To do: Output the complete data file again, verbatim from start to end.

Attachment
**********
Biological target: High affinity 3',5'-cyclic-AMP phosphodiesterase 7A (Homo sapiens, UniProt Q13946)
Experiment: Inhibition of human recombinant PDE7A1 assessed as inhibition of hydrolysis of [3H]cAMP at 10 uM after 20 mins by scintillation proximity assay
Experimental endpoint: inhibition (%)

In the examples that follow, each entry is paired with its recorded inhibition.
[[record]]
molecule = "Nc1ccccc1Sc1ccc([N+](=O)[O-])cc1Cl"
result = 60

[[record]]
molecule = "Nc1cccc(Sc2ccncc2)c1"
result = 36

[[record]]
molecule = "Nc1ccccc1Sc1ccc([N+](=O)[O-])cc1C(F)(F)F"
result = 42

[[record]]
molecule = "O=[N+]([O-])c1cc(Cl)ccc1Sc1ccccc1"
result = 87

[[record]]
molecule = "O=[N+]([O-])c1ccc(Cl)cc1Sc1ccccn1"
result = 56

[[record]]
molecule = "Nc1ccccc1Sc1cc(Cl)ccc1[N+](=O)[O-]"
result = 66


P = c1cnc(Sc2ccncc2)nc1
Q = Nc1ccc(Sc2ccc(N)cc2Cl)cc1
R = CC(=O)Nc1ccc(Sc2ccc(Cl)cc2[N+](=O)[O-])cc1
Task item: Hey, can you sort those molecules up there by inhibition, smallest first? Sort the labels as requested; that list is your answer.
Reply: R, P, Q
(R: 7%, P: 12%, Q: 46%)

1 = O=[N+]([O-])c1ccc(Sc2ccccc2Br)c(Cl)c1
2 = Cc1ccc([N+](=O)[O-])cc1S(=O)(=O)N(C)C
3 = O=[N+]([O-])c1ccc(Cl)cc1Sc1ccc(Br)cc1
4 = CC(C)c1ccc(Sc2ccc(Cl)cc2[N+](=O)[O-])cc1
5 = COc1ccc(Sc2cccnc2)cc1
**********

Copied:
Biological target: High affinity 3',5'-cyclic-AMP phosphodiesterase 7A (Homo sapiens, UniProt Q13946)
Experiment: Inhibition of human recombinant PDE7A1 assessed as inhibition of hydrolysis of [3H]cAMP at 10 uM after 20 mins by scintillation proximity assay
Experimental endpoint: inhibition (%)

In the examples that follow, each entry is paired with its recorded inhibition.
[[record]]
molecule = "Nc1ccccc1Sc1ccc([N+](=O)[O-])cc1Cl"
result = 60

[[record]]
molecule = "Nc1cccc(Sc2ccncc2)c1"
result = 36

[[record]]
molecule = "Nc1ccccc1Sc1ccc([N+](=O)[O-])cc1C(F)(F)F"
result = 42

[[record]]
molecule = "O=[N+]([O-])c1cc(Cl)ccc1Sc1ccccc1"
result = 87

[[record]]
molecule = "O=[N+]([O-])c1ccc(Cl)cc1Sc1ccccn1"
result = 56

[[record]]
molecule = "Nc1ccccc1Sc1cc(Cl)ccc1[N+](=O)[O-]"
result = 66


P = c1cnc(Sc2ccncc2)nc1
Q = Nc1ccc(Sc2ccc(N)cc2Cl)cc1
R = CC(=O)Nc1ccc(Sc2ccc(Cl)cc2[N+](=O)[O-])cc1
Task item: Hey, can you sort those molecules up there by inhibition, smallest first? Sort the labels as requested; that list is your answer.
Reply: R, P, Q
(R: 7%, P: 12%, Q: 46%)

1 = O=[N+]([O-])c1ccc(Sc2ccccc2Br)c(Cl)c1
2 = Cc1ccc([N+](=O)[O-])cc1S(=O)(=O)N(C)C
3 = O=[N+]([O-])c1ccc(Cl)cc1Sc1ccc(Br)cc1
4 = CC(C)c1ccc(Sc2ccc(Cl)cc2[N+](=O)[O-])cc1
5 = COc1ccc(Sc2cccnc2)cc1